You can take the “xo” out of the Oxomiya, you can even make him give up his “Lahe-Lahe” habits ( a discourse on that will be added later, but essentially it means give us any task and we will achieve it at the slowest pace imaginable), but dare you try to regulate the ten or fifteen cups of tea he needs each day and your usual mild-mannered and cheerful Barua or Xorma will tend to become cranky and out of sorts. Deprive him of tea for a day or two, and he will shrivel like a neglected plant in a pot. No wonder that any self-respecting Assamese carries a kg or two (depending on the duration of his stay away from the source of good tea) when he travels. That, and a packet of betel-nuts and paan leaves, packed in old newspaper so it does not become too soggy, and all put into a separate bag, topped off with a Gamocha. The gamocha, btw, is another thing that no Assamese will travel without. Isn’t it the most multi-purpose piece of cloth ever woven by mankind? Wipe your sweaty face? Out comes the gamocha. Dirty towel in the hotel? Why, you don’t even need their dirty towel, you have your gamocha. Baby needs to be wrapped up – use the gamocha. You name it, and we can find out a use for it. Feeling that nobody should be left out of the use of this wonderful creation, we gift it to all and sundry; to the potential son-in-law, to the politician on stage with his paan-stained lips, to the visitor from outside our state.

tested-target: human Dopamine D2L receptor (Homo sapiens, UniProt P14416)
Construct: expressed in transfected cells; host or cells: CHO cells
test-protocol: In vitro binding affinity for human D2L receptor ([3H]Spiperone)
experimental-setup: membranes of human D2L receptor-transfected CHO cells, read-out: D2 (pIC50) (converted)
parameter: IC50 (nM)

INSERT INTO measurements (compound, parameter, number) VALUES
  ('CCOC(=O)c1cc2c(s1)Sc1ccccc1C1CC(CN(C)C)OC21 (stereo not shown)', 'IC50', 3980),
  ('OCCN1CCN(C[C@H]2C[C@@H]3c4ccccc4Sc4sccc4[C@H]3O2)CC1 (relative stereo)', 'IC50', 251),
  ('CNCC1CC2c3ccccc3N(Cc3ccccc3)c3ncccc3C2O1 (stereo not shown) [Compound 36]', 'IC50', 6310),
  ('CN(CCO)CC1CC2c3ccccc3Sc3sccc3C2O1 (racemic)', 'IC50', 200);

But I digress. Back to that live-giving drink of the Assamese, chai, or as we pronounce it, “saah”. In a typical Assamese household the first cup is “Laal saah”; even my 4 year old daughter, growing up far from Assam, knows what Laal saah is. Tea without sugar, reddish-brown in the first light of the sun (which happens to be at 5 am, being as we are in the far Eastern corner of the country). BLACK TEA, OR LAAL SAAH After this people go about their daily rituals, getting together at breakfast followed by some more saah, this time with milk (and sugar if non-diabetic, a vast majority of people in the state now suffer from this disease, so sugarless tea has become more or less a norm). Tea is served ready, not with additional work for the guest such as mixing in the milk or sugar or what have you. Next people go out for work, to schools and colleges and offices. There they consume during the course of the day at least 4 cups of tea before returning home. As soon as they enter the house, they are greeted by whoever is in the house with a cup of tea. Add one to the list if they have, en-route popped in to visit somebody. Late evening snacks are accompanied by yet another cup, and that makes it, for the average person, close to 8 cups (conservative estimate) of tea per person. I wonder, how do we even manage to export any of the stuff? This tea drinking obsession is carried to whatever place the Assamese finds himself.